Hi! Patch where most part of issues are fixed is attached.

On Thu, Dec 29, 2011 at 8:35 PM, Noah Misch <n...@leadboat.com> wrote: > I find distressing the thought of having two copies of the lossy sampling > code, each implementing the algorithm with different variable names and levels > of generality. We might someday extend this to hstore, and then we'd have yet > another copy. Tom commented[1] that ts_typanalyze() and array_typanalyze() > should remain distinct, and I agree. However, they could call a shared > counting module. Is that practical? Possible API: > > typedef struct LossyCountCtl; > LossyCountCtl *LossyCountStart(float s, > float epsilon, > int2 typlen, > bool typbyval, > Oid eqfunc); /* + hash func, a few others */ > void LossyCountAdd(LossyCountCtl *ctl, Datum elem); > TrackItem **LossyCountGetAll(LossyCountCtl *ctl); > > [1] http://archives.postgresql.org/message-id/12406.1298055...@sss.pgh.pa.us I'm not sure about shared lossy counting module, because part of shared code would be relatively small. Part of compute_array_stats function which is taking care about array decompression, distinct occurence calculation, disting element count histogram, packing statistics slots etc is much larger than lossy counting algorithm itself. May be, there is some other opinions in community? > I think this is an improvement, but some code out there may rely on the > ability to get stakind = 4 data from the most_common_vals column. We'll need > to mention this in the release notes as an incompatibility. I'm not sure I understand mechanism of release notes. Does it require something in a patch itself? > > + /* > > + * Let be n independent events with probabilities p. This function calculates > > + * probabilities of exact k of events occurence for k in [0;m]. > > + * Imagine matrix M of (n + 1) x (m + 1) size. Element M[i,j] denotes > > + * probability that exact j of first i events occurs. Obviously M[0,0] = 1. > > + * Each next event increase total number of occured events if it occurs and > > + * leave last value of that number if it doesn't occur. So, by the law of > > + * total probability: M[i,j] = M[i - 1, j] * (1 - p[i]) + M[i - 1, j - 1] * p[i] > > + * for i > 0, j > 0. M[i,0] = M[i - 1, 0] * (1 - p[i]) for i > 0. > > + * Also there could be some events with low probabilities. Their summary > > + * probability passed in the rest parameter. > > + */ > > + static float * > > + calc_distr(float *p, int n, int m, float rest) > > + { > > > + /* Take care about events with low probabilities. */ > > + if (rest > 0.0f) > > + { > > + /* > > + * The probability of no occurence of events which forms "rest" > > + * probability have a limit of exp(-rest) when number of events fo to > > + * infinity. Another simplification is to replace that events with one > > + * event with (1 - exp(-rest)) probability. > > + */ > > + rest = 1.0f - exp(-rest); > > What is the name of the underlying concept in probability theory? The most closest concept to caculated distribution is multinomial distribution. But it's not exactly same, because multinomial distribution gives probability of particular count of each event occurece, not probability of summary occurence. Actually, distribution is caclulated just from assumption of events independence. The most closest concept of rest probability is approximation by exponential distribution. It's quite rough approximation, but I can't invent something better with low calculation complexity. > > + /* > > + * Array selectivity estimation based on most common elements statistics for > > + * "column <@ const" case. Assumption that element occurences are independent > > + * means certain distribution of array lengths. Typically real distribution > > + * of lengths is significantly different from it. For example, if even we > > + * have set of arrays with 1 integer element in range [0;10] each, element > > + * occurences are not independent. Because in the case of independence we > > Do you refer to a column where '{1,12,46}' and '{13,7}' may appear, but > '{6,19,4}' cannot appear? I refer column where only one element exists, i.e. only possible values are '{0}', '{1}', '{2}', '{3}', '{4}', '{5}', '{6}', '{7}', '{8}', '{9}', '{10}'. That is a corner case. But similar situation occurs when, for example, we've distribution of distinct element count between 1 and 3. It significantly differs from distribution from independent occurence. > > + * have probabilities of length of 0, 1, 2 etc. In the "column @> const" > > + * and "column && const" cases we usually have "const" with low summary > > + * frequency of elements (otherwise we have selectivity close to 0 or 1 > > + * correspondingly). That's why effect of dependence related to lengths > > + * distribution id negligible there. In the "column <@ const" case summary > > + * frequency of elements is high (otherwise we have selectivity close to 0). > > What does the term "summary frequency" denote? I meant summ of frequences of "const" array elements. > > + /* > > + * Rest is a average length of elements which aren't present in mcelem. > > + */ > > + rest = avg_length; > > You define "rest" here as an array length ... > > > + > > + default_freq = Min(DEFAULT_CONT_SEL, minfreq / 2); > > + > > + mcelem_index = 0; > > + > > + /* > > + * mult is the multiplier that presents estimate of probability that each > > + * mcelem which is not present in constant doesn't occur. > > + */ > > + mult = 1.0f; > > + > > + for (i = 0; i < nitems; i++) > > + { > > + bool found = false; > > + > > + /* Comparison with previous value in order to guarantee uniquness */ > > + if (i > 0) > > + { > > + if (!element_compare(&array_data[i - 1], &array_data[i])) > > + continue; > > + } > > + > > + /* > > + * Iterate over mcelem until find mcelem that is greater or equal to > > + * element of constant. Simultaneously taking care about rest and > > + * mult. If that mcelem is found then fill corresponding elem_selec. > > + */ > > + while (mcelem_index < nmcelem) > > + { > > + int cmp = element_compare(&mcelem[mcelem_index], &array_data[i]); > > + > > + if (cmp < 0) > > + { > > + mult *= (1.0f - numbers[mcelem_index]); > > + rest -= numbers[mcelem_index]; > > ... But here, you're subtracting a frequency from an array length? > Yes, because average distinct element count is summ of frequencies of elements. Substracting mcelem frequencies from avg_length we have summ of frequencies of non-mcelem elements. ------ With best regards, Alexander Korotkov.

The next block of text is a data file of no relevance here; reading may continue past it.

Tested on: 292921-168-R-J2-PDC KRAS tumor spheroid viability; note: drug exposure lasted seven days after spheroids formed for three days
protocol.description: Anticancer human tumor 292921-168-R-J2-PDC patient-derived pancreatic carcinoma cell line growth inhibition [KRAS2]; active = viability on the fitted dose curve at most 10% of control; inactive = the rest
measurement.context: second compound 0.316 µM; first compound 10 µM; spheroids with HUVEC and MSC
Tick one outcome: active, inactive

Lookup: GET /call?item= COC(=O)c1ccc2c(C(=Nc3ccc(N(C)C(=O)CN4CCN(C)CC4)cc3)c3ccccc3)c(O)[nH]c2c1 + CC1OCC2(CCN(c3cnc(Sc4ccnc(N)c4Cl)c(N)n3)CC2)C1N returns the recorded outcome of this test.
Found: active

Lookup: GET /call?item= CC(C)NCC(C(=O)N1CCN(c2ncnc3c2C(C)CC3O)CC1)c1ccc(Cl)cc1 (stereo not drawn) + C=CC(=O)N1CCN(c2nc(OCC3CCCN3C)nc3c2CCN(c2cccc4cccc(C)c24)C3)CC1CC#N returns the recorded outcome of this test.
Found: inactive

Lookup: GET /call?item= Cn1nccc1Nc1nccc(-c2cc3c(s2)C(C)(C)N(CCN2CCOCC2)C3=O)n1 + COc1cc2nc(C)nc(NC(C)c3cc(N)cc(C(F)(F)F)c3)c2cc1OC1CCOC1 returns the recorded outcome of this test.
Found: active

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arrayanalyze-0.9.patch.gz**

*Description:* GNU Zip compressed data